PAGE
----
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pat_tea(PNW, Van,WA)

Lavender, yes the beds will be on both sides. I thought about grass but I will have so much grass everywhere else on our 2.5 acres that I thought I would do borders on both sides of the path. It is kind of hard to tell from the pictures because of the yard art (the tractor lol) that is still sitting because it broke down and my husband is working out of town. OG, I have also been concerned about the width of the beds. The one closest to the front door is 16' deep. Any suggestions. I was thinking that I would put a narrow maintainance path winding through the shrubs and plants. I want large flowering shubs, hydrangeas, lilacs, roses, drawf conifers for structure and other cottage flowers and such.

My colors for the front gardens will be pinks, lavenders, white and blue. The house is fire brown and those colors look the best against it.

It is going to be a long winter for me. We have been in the house for two years. My husband hurt his back which required surgery the first year we were here but this year he moved "a lot" of dirt, put roads in and now finally I am able to get some real gardens started. I spent my time these past two years clearing and creating paths and gardens including fairy gardens in our wooded area. I could work up there and stay out of the way of the dirt work. Enough for now. Thanks for your responses.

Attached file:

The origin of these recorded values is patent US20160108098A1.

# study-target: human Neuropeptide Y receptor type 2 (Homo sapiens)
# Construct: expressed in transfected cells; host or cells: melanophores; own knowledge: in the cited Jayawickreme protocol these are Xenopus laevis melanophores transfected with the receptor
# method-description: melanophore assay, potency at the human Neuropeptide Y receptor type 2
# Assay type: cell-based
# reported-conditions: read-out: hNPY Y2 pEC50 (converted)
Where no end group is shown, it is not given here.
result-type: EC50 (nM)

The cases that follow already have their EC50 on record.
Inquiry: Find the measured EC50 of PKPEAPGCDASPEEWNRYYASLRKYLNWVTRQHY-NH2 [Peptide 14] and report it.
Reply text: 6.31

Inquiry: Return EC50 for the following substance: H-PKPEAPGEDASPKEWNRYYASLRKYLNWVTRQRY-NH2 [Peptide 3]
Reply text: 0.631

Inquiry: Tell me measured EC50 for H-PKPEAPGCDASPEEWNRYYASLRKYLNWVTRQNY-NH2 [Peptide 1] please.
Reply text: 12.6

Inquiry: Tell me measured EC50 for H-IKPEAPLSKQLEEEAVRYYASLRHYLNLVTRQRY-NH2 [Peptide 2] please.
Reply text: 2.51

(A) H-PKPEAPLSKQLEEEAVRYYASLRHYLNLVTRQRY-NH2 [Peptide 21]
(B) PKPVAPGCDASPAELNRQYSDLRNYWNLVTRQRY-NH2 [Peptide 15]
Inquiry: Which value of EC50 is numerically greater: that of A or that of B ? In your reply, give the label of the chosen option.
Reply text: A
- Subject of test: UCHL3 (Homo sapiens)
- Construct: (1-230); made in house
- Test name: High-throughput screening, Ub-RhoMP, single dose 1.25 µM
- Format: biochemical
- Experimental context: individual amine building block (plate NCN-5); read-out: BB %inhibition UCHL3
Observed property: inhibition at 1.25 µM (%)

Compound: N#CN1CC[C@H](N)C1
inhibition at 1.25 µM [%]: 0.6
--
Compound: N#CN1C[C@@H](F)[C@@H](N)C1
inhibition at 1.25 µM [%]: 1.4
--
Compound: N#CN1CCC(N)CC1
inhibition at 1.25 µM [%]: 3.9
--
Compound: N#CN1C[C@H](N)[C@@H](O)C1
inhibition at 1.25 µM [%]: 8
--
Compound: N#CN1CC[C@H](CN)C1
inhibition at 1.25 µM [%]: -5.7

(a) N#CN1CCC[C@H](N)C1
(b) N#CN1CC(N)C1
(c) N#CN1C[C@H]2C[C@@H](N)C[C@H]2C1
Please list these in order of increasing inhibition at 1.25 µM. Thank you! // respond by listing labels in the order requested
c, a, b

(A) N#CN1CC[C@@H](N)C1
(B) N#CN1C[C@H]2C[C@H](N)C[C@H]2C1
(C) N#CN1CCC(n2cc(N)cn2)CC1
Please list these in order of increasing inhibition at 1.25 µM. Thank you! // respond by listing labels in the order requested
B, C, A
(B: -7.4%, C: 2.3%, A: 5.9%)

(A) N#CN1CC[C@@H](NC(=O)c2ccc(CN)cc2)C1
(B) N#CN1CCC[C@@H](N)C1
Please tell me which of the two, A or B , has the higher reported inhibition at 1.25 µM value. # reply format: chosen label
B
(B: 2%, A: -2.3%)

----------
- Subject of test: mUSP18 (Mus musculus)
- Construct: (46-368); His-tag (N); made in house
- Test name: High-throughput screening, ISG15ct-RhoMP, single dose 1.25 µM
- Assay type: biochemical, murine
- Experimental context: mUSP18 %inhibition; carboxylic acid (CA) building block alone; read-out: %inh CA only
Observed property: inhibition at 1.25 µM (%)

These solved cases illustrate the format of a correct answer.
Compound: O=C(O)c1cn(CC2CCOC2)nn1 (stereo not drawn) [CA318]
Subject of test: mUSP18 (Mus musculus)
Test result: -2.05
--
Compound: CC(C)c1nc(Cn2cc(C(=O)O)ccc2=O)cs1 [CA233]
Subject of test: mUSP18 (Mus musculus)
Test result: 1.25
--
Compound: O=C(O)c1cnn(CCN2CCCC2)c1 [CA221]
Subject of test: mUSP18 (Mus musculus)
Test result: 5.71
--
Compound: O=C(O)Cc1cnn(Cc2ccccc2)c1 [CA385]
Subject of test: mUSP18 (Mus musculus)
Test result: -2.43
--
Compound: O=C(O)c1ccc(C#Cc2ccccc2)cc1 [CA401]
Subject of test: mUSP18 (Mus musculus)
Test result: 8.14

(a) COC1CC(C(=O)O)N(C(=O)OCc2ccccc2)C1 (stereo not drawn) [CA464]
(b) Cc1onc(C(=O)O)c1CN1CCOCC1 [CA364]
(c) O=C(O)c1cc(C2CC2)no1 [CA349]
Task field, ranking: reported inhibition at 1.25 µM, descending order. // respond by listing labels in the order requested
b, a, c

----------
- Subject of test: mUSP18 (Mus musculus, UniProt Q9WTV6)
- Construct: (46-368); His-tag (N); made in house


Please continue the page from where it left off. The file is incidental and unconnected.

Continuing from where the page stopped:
Bookmark   November 12, 2011 at 10:51PM
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docmom_gw Zone 5 MI(5)

I'm so jealous of your location and the beautiful work you've done so far! I want to put in a cautionary note about gravel paths. They look beautiful at first, but can become a chore to maintain as debris falls and degrades and weeds start to rear their ugly heads. And once gravel is down, it's very hard to remove. I much prefer mulched paths or, if you can afford it and want permanent paths, paving stones or concrete. Good luck and enjoy your process.


    Bookmark   November 13, 2011 at 8:44AM
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Wow what a wonderful family project you have going on there!
This is something they will always remember and enjoy as your vision comes to light.